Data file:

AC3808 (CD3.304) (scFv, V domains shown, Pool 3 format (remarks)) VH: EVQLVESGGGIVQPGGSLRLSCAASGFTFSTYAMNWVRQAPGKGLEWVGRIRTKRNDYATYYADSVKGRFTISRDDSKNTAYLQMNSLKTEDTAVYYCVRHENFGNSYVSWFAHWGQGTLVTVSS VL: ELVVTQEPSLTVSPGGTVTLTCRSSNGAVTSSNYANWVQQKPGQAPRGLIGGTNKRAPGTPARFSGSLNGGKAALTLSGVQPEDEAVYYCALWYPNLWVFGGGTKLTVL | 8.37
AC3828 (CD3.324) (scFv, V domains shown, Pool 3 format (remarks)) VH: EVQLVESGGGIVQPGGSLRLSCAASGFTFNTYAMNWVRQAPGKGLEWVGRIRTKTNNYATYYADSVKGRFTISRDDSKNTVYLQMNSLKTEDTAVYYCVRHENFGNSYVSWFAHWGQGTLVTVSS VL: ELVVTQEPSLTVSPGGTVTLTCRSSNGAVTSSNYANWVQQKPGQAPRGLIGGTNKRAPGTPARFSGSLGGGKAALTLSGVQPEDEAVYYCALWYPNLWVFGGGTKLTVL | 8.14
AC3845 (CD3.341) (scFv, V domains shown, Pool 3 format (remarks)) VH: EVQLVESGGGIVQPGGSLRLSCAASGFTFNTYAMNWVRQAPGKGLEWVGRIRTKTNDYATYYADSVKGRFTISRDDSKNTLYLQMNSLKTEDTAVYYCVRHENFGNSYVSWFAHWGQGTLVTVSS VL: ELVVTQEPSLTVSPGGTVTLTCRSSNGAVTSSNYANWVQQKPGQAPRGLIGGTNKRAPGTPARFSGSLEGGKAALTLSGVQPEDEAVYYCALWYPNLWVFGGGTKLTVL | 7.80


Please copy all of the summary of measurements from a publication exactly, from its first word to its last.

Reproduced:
AC3808 (CD3.304) (scFv, V domains shown, Pool 3 format (remarks)) VH: EVQLVESGGGIVQPGGSLRLSCAASGFTFSTYAMNWVRQAPGKGLEWVGRIRTKRNDYATYYADSVKGRFTISRDDSKNTAYLQMNSLKTEDTAVYYCVRHENFGNSYVSWFAHWGQGTLVTVSS VL: ELVVTQEPSLTVSPGGTVTLTCRSSNGAVTSSNYANWVQQKPGQAPRGLIGGTNKRAPGTPARFSGSLNGGKAALTLSGVQPEDEAVYYCALWYPNLWVFGGGTKLTVL | 8.37
AC3828 (CD3.324) (scFv, V domains shown, Pool 3 format (remarks)) VH: EVQLVESGGGIVQPGGSLRLSCAASGFTFNTYAMNWVRQAPGKGLEWVGRIRTKTNNYATYYADSVKGRFTISRDDSKNTVYLQMNSLKTEDTAVYYCVRHENFGNSYVSWFAHWGQGTLVTVSS VL: ELVVTQEPSLTVSPGGTVTLTCRSSNGAVTSSNYANWVQQKPGQAPRGLIGGTNKRAPGTPARFSGSLGGGKAALTLSGVQPEDEAVYYCALWYPNLWVFGGGTKLTVL | 8.14
AC3845 (CD3.341) (scFv, V domains shown, Pool 3 format (remarks)) VH: EVQLVESGGGIVQPGGSLRLSCAASGFTFNTYAMNWVRQAPGKGLEWVGRIRTKTNDYATYYADSVKGRFTISRDDSKNTLYLQMNSLKTEDTAVYYCVRHENFGNSYVSWFAHWGQGTLVTVSS VL: ELVVTQEPSLTVSPGGTVTLTCRSSNGAVTSSNYANWVQQKPGQAPRGLIGGTNKRAPGTPARFSGSLEGGKAALTLSGVQPEDEAVYYCALWYPNLWVFGGGTKLTVL | 7.80